The Materialization of an Inka Colonial Landscape: Exploring the Road Network in the Camata-Carijana Valley
Author(s): Lynn Kim
This is an abstract from the "SAA 2019: General Sessions" session, at the 84th annual meeting of the Society for American Archaeology.
Colonial encounters with the Inka Empire led to social changes reflected in the landscape. A hallmark of Inka landscapes were their roads. I explore if the road network in the Camata-Carijana Valley materialized broader forms of state or local control through its distribution and construction. In particular, I investigate how the design of road system influenced movement of people and goods through the Valley. The poster focuses on my use of costs path analysis and Tobler Hiking Function to explore the time of travel and the movement of llama caravans. Analysis suggests that the pre-Hispanic road in the Camata-Carijana Valley was designed to (1) connect people from he highlands to the lowlands and (2) move people to the major Inka settlements in the Valley. Indeed, small local settlements were bypassed by the roads; Thus, the road network supported imperial trade and exchange between groups and discouraged (limited) local trade and exchange.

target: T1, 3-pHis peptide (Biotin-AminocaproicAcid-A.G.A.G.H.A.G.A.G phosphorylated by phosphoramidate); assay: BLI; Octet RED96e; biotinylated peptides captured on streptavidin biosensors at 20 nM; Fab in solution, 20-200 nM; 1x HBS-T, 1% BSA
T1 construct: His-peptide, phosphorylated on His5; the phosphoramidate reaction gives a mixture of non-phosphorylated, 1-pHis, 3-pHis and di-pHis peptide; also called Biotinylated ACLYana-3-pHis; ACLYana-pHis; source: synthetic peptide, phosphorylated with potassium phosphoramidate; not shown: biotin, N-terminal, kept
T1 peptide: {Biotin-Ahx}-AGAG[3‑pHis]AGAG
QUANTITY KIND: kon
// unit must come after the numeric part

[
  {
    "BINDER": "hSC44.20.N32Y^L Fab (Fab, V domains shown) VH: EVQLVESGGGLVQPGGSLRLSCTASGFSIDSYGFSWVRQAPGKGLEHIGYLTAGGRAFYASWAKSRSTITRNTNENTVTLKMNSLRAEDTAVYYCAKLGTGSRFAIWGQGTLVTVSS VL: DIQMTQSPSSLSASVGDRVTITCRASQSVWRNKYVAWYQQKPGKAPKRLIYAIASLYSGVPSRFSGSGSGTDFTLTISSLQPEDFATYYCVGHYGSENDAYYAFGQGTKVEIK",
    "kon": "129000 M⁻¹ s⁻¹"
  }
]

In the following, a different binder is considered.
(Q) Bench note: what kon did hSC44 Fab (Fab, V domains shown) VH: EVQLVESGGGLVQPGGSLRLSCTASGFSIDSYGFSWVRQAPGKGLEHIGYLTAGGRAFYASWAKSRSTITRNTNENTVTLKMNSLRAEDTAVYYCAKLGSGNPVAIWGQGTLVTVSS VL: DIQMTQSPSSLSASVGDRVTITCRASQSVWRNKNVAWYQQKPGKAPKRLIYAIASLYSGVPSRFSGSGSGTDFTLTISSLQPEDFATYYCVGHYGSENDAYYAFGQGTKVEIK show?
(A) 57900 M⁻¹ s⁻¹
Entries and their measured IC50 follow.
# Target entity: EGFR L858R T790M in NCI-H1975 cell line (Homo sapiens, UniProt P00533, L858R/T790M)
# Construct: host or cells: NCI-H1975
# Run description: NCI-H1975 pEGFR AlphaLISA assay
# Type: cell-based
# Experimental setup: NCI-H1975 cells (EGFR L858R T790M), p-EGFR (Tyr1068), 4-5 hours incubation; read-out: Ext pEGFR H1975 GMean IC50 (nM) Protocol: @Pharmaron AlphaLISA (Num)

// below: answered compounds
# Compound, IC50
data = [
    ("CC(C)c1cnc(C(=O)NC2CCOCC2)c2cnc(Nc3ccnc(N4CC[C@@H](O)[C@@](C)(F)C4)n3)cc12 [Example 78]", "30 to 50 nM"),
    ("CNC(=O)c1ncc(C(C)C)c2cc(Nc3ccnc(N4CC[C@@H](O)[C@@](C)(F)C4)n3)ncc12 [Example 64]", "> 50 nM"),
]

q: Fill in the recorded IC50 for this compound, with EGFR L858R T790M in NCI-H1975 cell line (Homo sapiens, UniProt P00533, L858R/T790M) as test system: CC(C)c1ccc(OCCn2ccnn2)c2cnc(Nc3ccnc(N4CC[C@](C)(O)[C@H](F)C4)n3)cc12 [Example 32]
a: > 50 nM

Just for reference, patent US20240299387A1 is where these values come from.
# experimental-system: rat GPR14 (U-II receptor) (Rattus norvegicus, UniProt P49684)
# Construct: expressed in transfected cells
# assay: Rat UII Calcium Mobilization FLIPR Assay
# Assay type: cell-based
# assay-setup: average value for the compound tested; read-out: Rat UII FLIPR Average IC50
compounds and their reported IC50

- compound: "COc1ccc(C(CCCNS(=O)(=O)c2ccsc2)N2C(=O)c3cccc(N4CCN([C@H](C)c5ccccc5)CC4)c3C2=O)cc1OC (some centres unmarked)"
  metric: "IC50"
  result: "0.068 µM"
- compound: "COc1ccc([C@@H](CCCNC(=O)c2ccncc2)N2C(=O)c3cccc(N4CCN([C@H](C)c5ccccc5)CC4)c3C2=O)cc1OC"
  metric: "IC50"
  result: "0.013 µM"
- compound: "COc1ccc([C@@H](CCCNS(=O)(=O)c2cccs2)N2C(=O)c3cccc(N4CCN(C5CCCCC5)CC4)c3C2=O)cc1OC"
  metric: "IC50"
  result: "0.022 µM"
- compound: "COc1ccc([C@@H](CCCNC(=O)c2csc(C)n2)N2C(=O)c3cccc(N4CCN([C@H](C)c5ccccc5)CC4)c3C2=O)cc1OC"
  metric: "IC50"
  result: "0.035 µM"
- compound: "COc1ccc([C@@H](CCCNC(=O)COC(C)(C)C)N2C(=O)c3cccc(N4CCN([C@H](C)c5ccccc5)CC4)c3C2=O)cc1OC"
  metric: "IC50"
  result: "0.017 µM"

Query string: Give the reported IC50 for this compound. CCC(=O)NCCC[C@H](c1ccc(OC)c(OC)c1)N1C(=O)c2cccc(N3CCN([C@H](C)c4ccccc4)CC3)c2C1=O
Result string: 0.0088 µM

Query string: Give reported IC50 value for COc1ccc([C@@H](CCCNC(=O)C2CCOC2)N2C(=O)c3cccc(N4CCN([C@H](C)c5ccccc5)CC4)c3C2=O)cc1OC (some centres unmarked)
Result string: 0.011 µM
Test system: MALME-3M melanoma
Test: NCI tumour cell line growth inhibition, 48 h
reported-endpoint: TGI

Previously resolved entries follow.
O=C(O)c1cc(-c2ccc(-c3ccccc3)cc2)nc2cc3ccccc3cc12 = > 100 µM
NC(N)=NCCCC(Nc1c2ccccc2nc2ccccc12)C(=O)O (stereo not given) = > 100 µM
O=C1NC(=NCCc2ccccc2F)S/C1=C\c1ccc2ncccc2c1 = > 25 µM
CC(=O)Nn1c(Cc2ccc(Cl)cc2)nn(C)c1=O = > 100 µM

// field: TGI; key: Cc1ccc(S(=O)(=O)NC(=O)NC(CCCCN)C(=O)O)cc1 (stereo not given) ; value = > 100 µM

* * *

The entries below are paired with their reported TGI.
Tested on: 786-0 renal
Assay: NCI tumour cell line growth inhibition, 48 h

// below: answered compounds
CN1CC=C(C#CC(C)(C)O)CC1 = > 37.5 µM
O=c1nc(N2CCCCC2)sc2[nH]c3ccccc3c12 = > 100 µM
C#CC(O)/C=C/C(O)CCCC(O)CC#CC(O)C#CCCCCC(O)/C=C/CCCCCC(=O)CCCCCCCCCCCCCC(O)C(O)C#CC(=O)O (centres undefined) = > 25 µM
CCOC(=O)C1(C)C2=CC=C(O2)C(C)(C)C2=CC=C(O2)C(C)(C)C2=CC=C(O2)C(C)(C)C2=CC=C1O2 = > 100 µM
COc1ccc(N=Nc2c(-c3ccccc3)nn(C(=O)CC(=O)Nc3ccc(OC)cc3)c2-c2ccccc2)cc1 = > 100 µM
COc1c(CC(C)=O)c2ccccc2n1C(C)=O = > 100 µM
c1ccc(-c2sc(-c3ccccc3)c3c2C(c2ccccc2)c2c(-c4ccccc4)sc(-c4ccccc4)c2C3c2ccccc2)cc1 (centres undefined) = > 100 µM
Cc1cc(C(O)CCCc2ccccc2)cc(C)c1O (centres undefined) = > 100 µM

Cite this Record
The Materialization of an Inka Colonial Landscape: Exploring the Road Network in the Camata-Carijana Valley. Lynn Kim. Presented at The 84th Annual Meeting of the Society for American Archaeology, Albuquerque, NM. 2019 ( tDAR id: 449943)
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min long: -82.441; min lat: -56.17 ; max long: -64.863; max lat: 16.636 ;
Abstract Id(s): 24510